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OPA LOCKA (CBSMiami) —  Miami-Dade Police arrested a man wanted in connection to a deadly hit and run in Opa Locka.

Marsel Oscar Reinoso surrendered to Opa Locka Police on Friday.

Reinoso, who is the owner of the car police said was involved in the hit and run, was taken to the Miami-Dade Police Department where he was interviewed and arrested on a charge of leaving the scene of a crash involving death.

CBS4’s Peter D’Oench discovered that the 33-year-old Reinoso has an extensive criminal history. Records show he has been arrested for possession of marijuana, making threatening phone calls, petit theft, assault, burglary, possession of a weapon by a felon, driving while his license was revoked and disobeying a red light.

Police said a car struck and killed 84-year old David Contreras on Wednesday evening while crossing the street at the 2700 block of NW 135th Street.

Surveillance cameras captured the driver get out of the SUV, walk toward the man’s body, then turn around and run back to the vehicle, jump inside and take off.

Miami-Dade Police Detective Alvaro Zabaleta told D’oench that police are troubled by the driver’s behavior.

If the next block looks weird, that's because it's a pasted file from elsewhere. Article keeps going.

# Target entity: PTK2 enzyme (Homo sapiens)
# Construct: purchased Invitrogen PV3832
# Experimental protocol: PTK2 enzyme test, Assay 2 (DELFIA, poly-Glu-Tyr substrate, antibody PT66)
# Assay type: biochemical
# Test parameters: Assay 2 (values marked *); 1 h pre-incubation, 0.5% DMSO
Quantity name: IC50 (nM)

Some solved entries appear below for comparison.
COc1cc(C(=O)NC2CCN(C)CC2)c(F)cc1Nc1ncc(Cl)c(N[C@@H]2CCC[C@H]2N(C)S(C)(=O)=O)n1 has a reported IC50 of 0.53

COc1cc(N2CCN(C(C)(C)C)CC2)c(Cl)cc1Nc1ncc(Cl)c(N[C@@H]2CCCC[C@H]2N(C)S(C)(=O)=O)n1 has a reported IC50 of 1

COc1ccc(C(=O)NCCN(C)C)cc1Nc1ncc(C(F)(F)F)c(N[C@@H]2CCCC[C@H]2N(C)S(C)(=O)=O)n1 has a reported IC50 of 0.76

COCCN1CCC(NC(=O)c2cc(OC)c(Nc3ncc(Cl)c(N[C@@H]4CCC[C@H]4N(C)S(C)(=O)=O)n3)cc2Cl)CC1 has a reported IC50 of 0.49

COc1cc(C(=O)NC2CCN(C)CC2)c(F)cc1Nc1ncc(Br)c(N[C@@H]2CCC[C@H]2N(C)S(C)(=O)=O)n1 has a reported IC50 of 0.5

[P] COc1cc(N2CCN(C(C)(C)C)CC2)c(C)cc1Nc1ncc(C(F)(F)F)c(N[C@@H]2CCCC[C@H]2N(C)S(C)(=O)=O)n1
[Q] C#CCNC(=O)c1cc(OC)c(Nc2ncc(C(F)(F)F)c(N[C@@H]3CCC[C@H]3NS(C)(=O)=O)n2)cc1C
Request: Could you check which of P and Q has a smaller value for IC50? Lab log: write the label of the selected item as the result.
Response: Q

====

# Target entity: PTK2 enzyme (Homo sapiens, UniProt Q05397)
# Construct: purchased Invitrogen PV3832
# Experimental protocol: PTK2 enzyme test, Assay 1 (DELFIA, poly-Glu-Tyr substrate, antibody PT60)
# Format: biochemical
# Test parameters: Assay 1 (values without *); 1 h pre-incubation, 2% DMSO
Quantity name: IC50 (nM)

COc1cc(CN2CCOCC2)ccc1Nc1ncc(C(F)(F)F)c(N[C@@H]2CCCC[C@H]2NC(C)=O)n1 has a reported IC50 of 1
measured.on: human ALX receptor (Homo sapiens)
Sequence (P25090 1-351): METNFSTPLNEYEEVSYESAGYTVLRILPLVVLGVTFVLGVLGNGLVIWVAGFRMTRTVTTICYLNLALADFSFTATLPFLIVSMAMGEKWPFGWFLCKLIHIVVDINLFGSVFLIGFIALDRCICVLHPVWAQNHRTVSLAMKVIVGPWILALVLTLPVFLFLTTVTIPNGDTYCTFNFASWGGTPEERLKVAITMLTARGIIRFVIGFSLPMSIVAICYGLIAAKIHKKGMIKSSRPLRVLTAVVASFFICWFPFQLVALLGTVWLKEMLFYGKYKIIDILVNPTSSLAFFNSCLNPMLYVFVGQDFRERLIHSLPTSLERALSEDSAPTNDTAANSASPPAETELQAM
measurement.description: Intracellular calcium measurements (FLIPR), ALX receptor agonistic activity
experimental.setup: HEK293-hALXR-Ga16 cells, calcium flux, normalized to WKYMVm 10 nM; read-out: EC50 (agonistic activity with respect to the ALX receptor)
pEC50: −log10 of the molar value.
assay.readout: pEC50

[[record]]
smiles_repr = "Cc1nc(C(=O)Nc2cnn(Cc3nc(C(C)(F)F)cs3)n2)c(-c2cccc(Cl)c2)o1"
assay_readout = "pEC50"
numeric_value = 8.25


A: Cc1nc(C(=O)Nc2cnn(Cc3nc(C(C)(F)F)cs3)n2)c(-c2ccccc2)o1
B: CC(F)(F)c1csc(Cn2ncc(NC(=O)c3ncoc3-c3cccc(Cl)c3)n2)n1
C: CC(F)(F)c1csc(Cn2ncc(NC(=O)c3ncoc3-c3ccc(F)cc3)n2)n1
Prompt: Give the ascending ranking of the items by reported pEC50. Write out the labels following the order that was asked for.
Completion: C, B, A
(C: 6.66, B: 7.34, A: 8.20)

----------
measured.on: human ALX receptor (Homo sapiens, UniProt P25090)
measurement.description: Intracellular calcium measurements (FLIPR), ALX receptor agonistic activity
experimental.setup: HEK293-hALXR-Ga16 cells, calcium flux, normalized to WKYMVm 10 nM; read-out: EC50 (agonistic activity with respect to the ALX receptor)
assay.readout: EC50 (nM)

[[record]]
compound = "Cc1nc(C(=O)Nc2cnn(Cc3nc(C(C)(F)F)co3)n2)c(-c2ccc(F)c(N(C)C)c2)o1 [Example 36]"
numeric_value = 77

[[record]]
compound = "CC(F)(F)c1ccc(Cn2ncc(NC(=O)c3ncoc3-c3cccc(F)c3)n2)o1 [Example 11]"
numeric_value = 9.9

“The witnesses said the driver stopped, got out of his vehicle, ran toward the victim, looked at the victim and did not render aid or call 911. He didn’t try to help him and he ran back towards the car and fled the scene,” said Zabaleta.

He said, “You’re talking about somebody’s life. That is somebody’s loved one. Somebody’s brother, sister or husband. It is somebody’s life. It is not a sack of potatoes where you leave him lying in the street. At least call 911. This individual didn’t deserve that. This was a total disregard for life.”

Detectives said there was also a female passenger in the vehicle.

Police found Reinoso’s abandoned Infinity SUV, which had extensive front-end damage, about a block away on Sabur Lane.

Friends and neighbors said Contreras lived alone in an efficiency apartment in a home near the area where he lost his life.

Danny Varela said Contreras “was a very good guy, very honorable. He was very loving. He would go out at night to buy cigarettes. He would walk alone.”

Ernestina Borrell, a neighbor, said, “It’s terrible, all the news about people hitting people. This is a human being.”

Malthide Poteu said, “I feel very sad for him. That could happen to me or any other person.”


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